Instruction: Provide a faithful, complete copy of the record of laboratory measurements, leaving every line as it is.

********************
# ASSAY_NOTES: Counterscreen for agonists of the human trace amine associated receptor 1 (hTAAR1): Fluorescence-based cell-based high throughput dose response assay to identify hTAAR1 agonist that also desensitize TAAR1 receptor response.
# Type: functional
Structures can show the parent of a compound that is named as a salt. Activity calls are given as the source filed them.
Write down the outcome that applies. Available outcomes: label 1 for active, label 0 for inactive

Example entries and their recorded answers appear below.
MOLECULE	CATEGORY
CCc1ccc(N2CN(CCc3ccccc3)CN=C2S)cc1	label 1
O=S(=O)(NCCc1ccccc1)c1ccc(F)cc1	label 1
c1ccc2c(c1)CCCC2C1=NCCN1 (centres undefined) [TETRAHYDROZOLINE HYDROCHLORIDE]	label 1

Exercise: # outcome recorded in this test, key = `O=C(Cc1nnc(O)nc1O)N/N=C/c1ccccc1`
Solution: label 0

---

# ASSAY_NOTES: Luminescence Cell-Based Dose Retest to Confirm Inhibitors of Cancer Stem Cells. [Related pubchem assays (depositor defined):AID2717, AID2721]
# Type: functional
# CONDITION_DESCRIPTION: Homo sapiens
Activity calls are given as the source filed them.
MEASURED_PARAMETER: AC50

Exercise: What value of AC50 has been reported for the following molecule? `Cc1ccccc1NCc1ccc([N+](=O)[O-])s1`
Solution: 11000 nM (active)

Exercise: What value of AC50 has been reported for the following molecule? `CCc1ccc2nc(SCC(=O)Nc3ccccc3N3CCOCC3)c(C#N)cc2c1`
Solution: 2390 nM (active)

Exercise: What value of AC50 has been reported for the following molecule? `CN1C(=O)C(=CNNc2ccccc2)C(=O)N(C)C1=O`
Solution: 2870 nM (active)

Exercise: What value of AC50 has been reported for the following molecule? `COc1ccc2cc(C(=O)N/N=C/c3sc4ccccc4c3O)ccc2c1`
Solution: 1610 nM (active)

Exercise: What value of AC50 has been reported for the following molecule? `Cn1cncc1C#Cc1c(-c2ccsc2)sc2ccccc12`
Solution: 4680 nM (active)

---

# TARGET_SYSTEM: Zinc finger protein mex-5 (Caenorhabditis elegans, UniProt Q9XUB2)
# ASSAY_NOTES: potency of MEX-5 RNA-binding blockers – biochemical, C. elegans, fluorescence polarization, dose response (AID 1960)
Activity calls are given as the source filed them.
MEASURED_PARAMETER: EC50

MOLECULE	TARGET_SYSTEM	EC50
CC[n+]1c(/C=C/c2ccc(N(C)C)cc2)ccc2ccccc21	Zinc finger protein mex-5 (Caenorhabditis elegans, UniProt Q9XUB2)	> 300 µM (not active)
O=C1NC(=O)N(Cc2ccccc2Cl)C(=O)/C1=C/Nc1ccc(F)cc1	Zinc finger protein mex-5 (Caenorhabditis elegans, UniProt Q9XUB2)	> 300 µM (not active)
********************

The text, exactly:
# ASSAY_NOTES: Counterscreen for agonists of the human trace amine associated receptor 1 (hTAAR1): Fluorescence-based cell-based high throughput dose response assay to identify hTAAR1 agonist that also desensitize TAAR1 receptor response.
# Type: functional
Structures can show the parent of a compound that is named as a salt. Activity calls are given as the source filed them.
Write down the outcome that applies. Available outcomes: label 1 for active, label 0 for inactive

Example entries and their recorded answers appear below.
MOLECULE	CATEGORY
CCc1ccc(N2CN(CCc3ccccc3)CN=C2S)cc1	label 1
O=S(=O)(NCCc1ccccc1)c1ccc(F)cc1	label 1
c1ccc2c(c1)CCCC2C1=NCCN1 (centres undefined) [TETRAHYDROZOLINE HYDROCHLORIDE]	label 1

Exercise: # outcome recorded in this test, key = `O=C(Cc1nnc(O)nc1O)N/N=C/c1ccccc1`
Solution: label 0

---

# ASSAY_NOTES: Luminescence Cell-Based Dose Retest to Confirm Inhibitors of Cancer Stem Cells. [Related pubchem assays (depositor defined):AID2717, AID2721]
# Type: functional
# CONDITION_DESCRIPTION: Homo sapiens
Activity calls are given as the source filed them.
MEASURED_PARAMETER: AC50

Exercise: What value of AC50 has been reported for the following molecule? `Cc1ccccc1NCc1ccc([N+](=O)[O-])s1`
Solution: 11000 nM (active)

Exercise: What value of AC50 has been reported for the following molecule? `CCc1ccc2nc(SCC(=O)Nc3ccccc3N3CCOCC3)c(C#N)cc2c1`
Solution: 2390 nM (active)

Exercise: What value of AC50 has been reported for the following molecule? `CN1C(=O)C(=CNNc2ccccc2)C(=O)N(C)C1=O`
Solution: 2870 nM (active)

Exercise: What value of AC50 has been reported for the following molecule? `COc1ccc2cc(C(=O)N/N=C/c3sc4ccccc4c3O)ccc2c1`
Solution: 1610 nM (active)

Exercise: What value of AC50 has been reported for the following molecule? `Cn1cncc1C#Cc1c(-c2ccsc2)sc2ccccc12`
Solution: 4680 nM (active)

---

# TARGET_SYSTEM: Zinc finger protein mex-5 (Caenorhabditis elegans, UniProt Q9XUB2)
# ASSAY_NOTES: potency of MEX-5 RNA-binding blockers – biochemical, C. elegans, fluorescence polarization, dose response (AID 1960)
Activity calls are given as the source filed them.
MEASURED_PARAMETER: EC50

MOLECULE	TARGET_SYSTEM	EC50
CC[n+]1c(/C=C/c2ccc(N(C)C)cc2)ccc2ccccc21	Zinc finger protein mex-5 (Caenorhabditis elegans, UniProt Q9XUB2)	> 300 µM (not active)
O=C1NC(=O)N(Cc2ccccc2Cl)C(=O)/C1=C/Nc1ccc(F)cc1	Zinc finger protein mex-5 (Caenorhabditis elegans, UniProt Q9XUB2)	> 300 µM (not active)